Diverticular disease is one of the most common conditions in the Western world and one of the most common findings identified at colonoscopy. Recently, there has been a significant paradigm shift in our understanding of diverticular disease and its management. The pathogenesis of diverticular disease is thought to be multifactorial and include both environmental and genetic factors in addition to the historically accepted etiology of dietary fiber deficiency. Symptomatic uncomplicated diverticular disease (SUDD) is currently considered a type of chronic diverticulosis that is perhaps akin to irritable bowel syndrome. Mesalamine, rifaximin and probiotics may achieve symptomatic relief in some patients with SUDD, although their role(s) in preventing complications remain unclear. Antibiotic use for acute diverticulitis and elective prophylactic resection surgery are considered more individualized treatment modalities that take into account the clinical status, comorbidities and lifestyle of the patient. Our understanding of the pathogenesis of diverticular disease continues to evolve and is likely to be diverse and multifactorial. Paradigm shifts in several areas of the pathogenesis and management of diverticular disease are explored in this review.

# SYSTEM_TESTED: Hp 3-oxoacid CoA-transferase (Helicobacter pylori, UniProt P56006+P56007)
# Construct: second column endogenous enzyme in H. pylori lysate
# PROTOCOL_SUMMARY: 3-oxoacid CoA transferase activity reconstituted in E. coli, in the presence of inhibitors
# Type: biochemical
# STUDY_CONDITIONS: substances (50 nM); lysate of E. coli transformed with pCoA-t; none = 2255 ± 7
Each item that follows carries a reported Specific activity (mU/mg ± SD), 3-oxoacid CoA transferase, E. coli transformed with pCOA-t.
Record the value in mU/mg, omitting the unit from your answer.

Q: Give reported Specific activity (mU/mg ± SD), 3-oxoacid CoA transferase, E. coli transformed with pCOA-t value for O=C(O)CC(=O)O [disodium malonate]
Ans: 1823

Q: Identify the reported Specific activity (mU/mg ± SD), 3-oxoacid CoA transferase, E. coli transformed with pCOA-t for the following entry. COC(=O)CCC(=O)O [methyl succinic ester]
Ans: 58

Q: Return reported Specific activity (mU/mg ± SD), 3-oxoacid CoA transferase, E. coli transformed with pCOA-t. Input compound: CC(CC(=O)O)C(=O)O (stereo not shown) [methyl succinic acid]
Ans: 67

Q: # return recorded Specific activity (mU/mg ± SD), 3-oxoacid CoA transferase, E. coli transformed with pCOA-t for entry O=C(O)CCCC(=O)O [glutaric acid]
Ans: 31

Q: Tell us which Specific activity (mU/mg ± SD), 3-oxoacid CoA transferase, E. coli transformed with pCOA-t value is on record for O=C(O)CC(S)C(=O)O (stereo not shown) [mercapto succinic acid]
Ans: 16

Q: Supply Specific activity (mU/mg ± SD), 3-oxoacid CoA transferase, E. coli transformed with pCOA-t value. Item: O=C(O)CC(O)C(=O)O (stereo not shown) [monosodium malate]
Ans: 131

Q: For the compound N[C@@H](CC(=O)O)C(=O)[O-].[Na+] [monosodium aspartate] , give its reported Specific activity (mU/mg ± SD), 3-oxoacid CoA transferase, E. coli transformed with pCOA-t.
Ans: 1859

Keywords: Diverticular disease; Diverticulitis; Symptomatic uncomplicated diverticular disease.